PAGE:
Brian Wansink loaned me the title for this article. I borrowed it from his forthcoming book, Mindless Eating: Why We Eat More That We Think.
The book, which I read in galley proofs, is not only great research but also great writing. I hope that it will be a best-seller, and I have every expectation that it will be. Bantam Books will publish it as a hardcover on October 17 for $25, ISBN 978-0-553-80434-8. You can pre-order it now from Amazon.com .
Professor Wansink, the director of Cornell University’s Food and Brand Lab, has spent 20 years studying the hidden cues that determine how we eat. He has worked on more that 250 studies and has written more than 100 journal articles about our eating behavior.
He told me about his new book when I corresponded with him about one of those studies. I reported on that study, “Size Matters,” here .
The book is every bit as useful and interesting as that study of the cues that we get from the size of the bowls and silverware that we use. That ...
If you have pre-diabetes, eating eggs can help you avoid getting type 2 diabetes. If you already have it, you can benefit from eating two eggs a day without worsening your cholesterol levels.
These are the conclusions of new studies that The American Journal of Clinical Nutrition , one of the world’s leading nutrition and dietetics medical journals, published separately this month. The pre-diabetes study, published online on April 1 ahead of print at “ Egg consumption and risk of incident type 2 diabetes in men ,” comes from researchers in Finland. The diabetes study, published in the April issue of the journal at “ The effect of a high-egg diet on cardiovascular risk factors in people with type 2 diabetes ,” comes from researchers in Australia.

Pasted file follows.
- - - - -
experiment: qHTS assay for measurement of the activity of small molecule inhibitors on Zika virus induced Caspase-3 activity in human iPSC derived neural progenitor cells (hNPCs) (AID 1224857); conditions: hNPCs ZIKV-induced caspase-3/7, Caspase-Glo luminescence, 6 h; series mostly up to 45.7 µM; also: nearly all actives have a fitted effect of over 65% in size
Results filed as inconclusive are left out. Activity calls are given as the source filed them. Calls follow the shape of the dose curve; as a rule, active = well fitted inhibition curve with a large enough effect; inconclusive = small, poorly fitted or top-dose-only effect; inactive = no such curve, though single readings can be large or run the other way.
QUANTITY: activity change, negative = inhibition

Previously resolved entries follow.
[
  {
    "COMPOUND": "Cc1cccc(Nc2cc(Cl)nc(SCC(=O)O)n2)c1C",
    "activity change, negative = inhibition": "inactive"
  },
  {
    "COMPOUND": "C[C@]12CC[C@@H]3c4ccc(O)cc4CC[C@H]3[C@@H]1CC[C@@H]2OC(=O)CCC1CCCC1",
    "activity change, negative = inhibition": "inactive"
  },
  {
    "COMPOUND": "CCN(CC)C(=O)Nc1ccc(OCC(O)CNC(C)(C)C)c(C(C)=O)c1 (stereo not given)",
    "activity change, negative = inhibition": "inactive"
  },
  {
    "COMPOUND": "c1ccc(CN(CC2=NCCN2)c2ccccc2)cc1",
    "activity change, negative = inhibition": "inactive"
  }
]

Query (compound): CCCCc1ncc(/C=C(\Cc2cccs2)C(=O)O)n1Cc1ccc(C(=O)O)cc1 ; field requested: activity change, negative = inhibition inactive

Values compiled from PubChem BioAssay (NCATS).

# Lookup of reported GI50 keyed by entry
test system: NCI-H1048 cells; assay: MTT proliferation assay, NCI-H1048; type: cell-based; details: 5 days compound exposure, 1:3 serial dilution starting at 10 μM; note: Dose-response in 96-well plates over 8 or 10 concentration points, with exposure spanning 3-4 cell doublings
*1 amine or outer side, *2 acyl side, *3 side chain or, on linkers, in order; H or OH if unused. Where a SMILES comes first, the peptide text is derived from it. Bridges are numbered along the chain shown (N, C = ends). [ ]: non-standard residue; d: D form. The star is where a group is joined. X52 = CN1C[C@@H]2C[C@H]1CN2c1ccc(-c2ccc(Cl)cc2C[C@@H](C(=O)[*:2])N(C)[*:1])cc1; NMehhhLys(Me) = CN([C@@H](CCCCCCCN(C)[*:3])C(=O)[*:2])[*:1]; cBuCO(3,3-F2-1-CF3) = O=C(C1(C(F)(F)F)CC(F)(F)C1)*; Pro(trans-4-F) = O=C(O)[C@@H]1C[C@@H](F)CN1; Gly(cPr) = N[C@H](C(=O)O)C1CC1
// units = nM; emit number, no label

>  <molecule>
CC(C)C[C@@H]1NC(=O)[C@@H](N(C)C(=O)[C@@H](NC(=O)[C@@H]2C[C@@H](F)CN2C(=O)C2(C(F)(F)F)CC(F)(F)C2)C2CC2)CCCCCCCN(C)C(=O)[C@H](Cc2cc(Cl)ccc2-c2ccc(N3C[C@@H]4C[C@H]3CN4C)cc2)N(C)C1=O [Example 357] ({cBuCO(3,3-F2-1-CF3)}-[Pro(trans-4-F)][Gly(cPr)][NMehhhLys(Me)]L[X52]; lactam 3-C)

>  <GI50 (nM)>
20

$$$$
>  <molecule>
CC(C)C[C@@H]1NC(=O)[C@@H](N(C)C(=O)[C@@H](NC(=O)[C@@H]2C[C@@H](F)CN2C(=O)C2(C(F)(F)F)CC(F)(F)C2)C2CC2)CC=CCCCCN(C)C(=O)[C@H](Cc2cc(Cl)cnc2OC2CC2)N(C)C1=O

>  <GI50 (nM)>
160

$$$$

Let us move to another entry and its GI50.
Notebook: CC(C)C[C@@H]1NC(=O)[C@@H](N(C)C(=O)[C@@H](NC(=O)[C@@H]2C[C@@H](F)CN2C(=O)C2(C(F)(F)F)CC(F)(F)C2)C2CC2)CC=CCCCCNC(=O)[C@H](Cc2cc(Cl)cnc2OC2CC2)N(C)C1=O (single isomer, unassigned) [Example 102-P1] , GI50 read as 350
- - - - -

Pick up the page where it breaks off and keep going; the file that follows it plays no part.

Eggs are healthful
For years, eggs have had a bad rap because egg yolks are the highest in cholesterol of any food. But the medical profession has generally come around to the conclusion re...
How much we eat matters. It determines our size, which in turn is the most important part of controlling our diabetes.
But what determines how much we eat? It can’t be just because we are hungry, since almost everyone overeats sometimes. We get cues from our environment.
The good news is that we can control one of these cues, which gives us a simple way to guide ourselves to eating less. For a long time some dieters have assumed that this cue works. Now we have the scientific proof that it does.
The size of the bowls that we eat out of and the size of the spoons that we use to serve ourselves matters. Most of us can use smaller bowls and spoons to help ourselves better control how much we eat. On the other hand, people who need to put on weight can use bigger bowls and spoons.
It’s just an illusion. But even when we know that it is an illusion it can help us. After learning about this research, I have shifted from serving myself in big bowls to small bowls and on dinner plates...
You should knowAnswers to your question are meant to provide general health information but should not replace medical advice you receive from a doctor. No answers should be viewed as a diagnosis or recommended treatment for a condition. Content posted by community members does not necessarily reflect the views of Remedy Health Media, which also reserves the right to remove material deemed inappropriate.